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Tartu Observatory

The Tartu Observatory (Estonian: Tartu Observatoorium) is the largest astronomical observatory in Estonia. On January 1, 2018, Tartu Observatory joined again to Tartu University, and the observatory is now an institute of the university. It is located on the Tõravere hill, about 20 km south-west of Tartu in Nõo Parish, Tartu County. The old Tartu Observatory located in Tartu city centre, is known internationally for its connection to Friedrich Georg Wilhelm von Struve and the Struve Geodetic Arc, of which it is the first reference point.[1][2][3]

Tartu Observatory
Tartu Observatory logo.svg

Tartu Observatooriumi panoraam.jpg

Tartu obs main b.jpg
Main Building of the Tartu Observatory.
Alternative namesTartu Observatoorium Edit this at Wikidata
OrganizationTartu Observatory
Observatory code 075 Edit this on Wikidata
LocationTõravere, Estonia
Coordinates58°15′57″N 26°27′58″E / 58.26583°N 26.46611°E / 58.26583; 26.46611Coordinates: 58°15′57″N 26°27′58″E / 58.26583°N 26.46611°E / 58.26583; 26.46611
Established1810, 1964 (relocation)
AZT-121.5 m Cassegrain telescope
Zeiss 6000.6 m reflecting telescope
RAITS0.31 m reflecting telescope
Tartu Observatory is located in Estonia
Tartu Observatory
Location of Tartu Observatory
Commons page Related media on Wikimedia Commons


The Tartu Observatory was founded at the Imperial University of Dorpat as it was reopened in 1802. The observatory building was completed in 1810 on the Toome hill in Dorpat. The instruments were installed in 1814 by von Struve who subsequently started observations. In 1824, a 9" Fraunhofer refractor arrived, the largest achromatic telescope in the world at the time. When von Struve began assembling his Geodetic Arc in 1816, the doorstep of the observatory became its first point.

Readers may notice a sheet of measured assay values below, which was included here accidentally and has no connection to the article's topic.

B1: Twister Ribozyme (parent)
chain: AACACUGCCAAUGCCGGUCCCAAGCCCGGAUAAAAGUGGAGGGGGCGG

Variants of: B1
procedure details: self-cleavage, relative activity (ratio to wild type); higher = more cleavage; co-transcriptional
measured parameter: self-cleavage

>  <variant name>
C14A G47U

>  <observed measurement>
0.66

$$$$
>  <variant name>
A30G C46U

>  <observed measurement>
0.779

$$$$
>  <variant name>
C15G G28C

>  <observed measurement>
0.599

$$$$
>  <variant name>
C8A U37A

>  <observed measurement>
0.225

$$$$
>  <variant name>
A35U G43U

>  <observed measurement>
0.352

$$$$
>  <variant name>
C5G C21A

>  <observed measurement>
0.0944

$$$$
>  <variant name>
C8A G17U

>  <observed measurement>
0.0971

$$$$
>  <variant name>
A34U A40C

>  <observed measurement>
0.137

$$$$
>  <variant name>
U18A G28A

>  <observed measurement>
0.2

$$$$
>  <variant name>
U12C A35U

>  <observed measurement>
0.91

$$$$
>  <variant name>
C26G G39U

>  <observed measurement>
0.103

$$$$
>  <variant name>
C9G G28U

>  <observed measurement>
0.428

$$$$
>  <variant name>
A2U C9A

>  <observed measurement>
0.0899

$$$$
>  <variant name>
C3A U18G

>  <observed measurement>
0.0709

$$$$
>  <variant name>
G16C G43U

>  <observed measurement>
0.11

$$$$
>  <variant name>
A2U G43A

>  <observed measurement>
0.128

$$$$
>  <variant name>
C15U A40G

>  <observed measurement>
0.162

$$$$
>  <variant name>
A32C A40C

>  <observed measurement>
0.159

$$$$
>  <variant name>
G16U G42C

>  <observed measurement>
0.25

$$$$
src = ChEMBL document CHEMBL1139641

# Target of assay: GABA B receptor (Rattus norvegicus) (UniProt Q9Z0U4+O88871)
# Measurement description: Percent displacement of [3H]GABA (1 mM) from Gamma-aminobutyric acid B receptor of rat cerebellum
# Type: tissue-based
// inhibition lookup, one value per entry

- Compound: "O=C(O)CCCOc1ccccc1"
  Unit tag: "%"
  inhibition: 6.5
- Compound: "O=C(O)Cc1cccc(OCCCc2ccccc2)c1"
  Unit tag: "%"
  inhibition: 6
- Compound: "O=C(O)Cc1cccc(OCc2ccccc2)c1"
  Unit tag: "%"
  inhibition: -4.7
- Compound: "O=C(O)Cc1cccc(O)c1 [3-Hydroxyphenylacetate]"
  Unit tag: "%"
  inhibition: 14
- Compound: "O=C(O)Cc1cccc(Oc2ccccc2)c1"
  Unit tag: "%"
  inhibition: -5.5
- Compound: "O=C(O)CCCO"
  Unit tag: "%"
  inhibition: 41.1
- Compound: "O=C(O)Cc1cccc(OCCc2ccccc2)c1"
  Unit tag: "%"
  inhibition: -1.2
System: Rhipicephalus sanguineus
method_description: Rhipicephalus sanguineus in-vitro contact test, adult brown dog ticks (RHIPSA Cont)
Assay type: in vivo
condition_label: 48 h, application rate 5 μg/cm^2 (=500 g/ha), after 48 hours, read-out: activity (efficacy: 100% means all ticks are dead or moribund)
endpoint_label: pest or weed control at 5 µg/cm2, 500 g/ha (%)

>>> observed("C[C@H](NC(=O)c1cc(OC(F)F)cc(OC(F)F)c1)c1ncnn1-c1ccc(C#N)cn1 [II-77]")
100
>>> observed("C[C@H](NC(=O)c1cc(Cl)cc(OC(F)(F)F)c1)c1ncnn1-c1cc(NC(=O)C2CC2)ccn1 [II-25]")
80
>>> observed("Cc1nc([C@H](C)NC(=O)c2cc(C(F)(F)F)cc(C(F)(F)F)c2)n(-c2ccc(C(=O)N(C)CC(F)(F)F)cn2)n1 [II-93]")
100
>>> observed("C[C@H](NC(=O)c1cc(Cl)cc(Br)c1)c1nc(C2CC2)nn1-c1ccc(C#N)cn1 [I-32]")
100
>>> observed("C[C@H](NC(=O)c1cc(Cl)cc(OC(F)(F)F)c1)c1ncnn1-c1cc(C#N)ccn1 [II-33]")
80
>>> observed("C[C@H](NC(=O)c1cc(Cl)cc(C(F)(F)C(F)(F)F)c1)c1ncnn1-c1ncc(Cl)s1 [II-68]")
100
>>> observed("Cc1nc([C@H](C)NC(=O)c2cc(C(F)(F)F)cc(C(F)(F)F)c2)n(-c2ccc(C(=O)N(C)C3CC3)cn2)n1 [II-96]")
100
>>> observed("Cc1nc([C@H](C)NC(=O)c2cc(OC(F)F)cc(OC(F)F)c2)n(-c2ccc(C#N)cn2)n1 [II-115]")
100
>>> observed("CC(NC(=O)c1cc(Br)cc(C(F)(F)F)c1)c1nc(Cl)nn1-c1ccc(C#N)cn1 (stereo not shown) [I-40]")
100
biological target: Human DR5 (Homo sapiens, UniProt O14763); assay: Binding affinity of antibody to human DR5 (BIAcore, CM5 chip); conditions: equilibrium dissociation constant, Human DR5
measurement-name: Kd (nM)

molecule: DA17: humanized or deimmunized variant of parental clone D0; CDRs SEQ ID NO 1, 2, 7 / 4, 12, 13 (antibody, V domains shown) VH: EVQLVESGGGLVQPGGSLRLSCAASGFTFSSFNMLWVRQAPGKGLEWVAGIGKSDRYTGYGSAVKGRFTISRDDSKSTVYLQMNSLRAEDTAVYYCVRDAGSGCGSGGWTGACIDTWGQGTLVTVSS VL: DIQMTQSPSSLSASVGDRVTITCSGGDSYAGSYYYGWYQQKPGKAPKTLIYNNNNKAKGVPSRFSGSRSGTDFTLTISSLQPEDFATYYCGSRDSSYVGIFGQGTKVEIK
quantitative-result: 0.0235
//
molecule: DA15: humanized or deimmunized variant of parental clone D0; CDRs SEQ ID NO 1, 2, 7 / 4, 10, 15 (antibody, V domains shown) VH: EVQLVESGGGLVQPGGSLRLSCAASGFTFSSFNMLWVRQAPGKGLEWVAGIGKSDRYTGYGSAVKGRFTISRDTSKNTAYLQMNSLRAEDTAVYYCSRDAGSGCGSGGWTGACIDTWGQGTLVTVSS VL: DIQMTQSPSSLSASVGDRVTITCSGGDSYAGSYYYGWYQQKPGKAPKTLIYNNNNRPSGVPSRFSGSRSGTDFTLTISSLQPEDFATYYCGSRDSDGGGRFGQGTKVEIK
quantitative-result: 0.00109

In 1946 the renamed Tartu Observatory was separated from the university and subjected to the Estonian Academy of Sciences. The authorities started to look for the new observational base in 1950. A patch of land on the Tõravere hill was assigned for the purpose and in 1958 construction began. By 1963, the new observatory building was completed, part of the astronomers from the old observatory moved in, and the 50 cm reflector telescope had first light. In 1964, an international conference was held and the Tartu Observatory was renamed von Struve Observatory. In 1974 the 1.5 metre telescope become operational. The name of the observatory was reverted to Tartu Observatory in 1995. In 1998, a 0.6 metre reflector and in 2013, a 0.3 metre modern robotic telescope were installed. The old observatory building now mainly serves as a museum and is a part of a public science education centre.

Several notable scientists have been associated with the Tartu Observatory: Friedrich Georg Wilhelm von Struve, Johann Heinrich von Mädler, Thomas Clausen, Ernst Julius Öpik, Grigori Kuzmin, Jaan Einasto.


The observatory has three main telescopes. The 1.5 metre Cassegrain reflector, which is the largest optical telescope in Northern Europe, is used for spectroscopic observations. The second and third telescope are a 0.6 metre and 0.31 metre reflectors for photometric observations. There is also a pitch for a collection of meteorological instruments on the observatory grounds.

Tartu Observatory has also laboratories for accurate radiometric calibration for near-UV to shortwave infrared radiation; vacuum-, vibration-, temperature, and electromagnetic compatibility testing.

See alsoEdit


  1. ^ "Struve Geodetic Arc". UNESCO World Heritage List. 2005. Retrieved 10 July 2019.
  2. ^ "Archived copy". Archived from the original on 2008-12-02. Retrieved 2008-05-18.CS1 maint: archived copy as title (link)
  3. ^ Viik, Tõnu (27–29 September 2004). "How F.G.W. Struve started his ambitious project?" (PDF). Retrieved 10 July 2019.CS1 maint: date format (link)

External linksEdit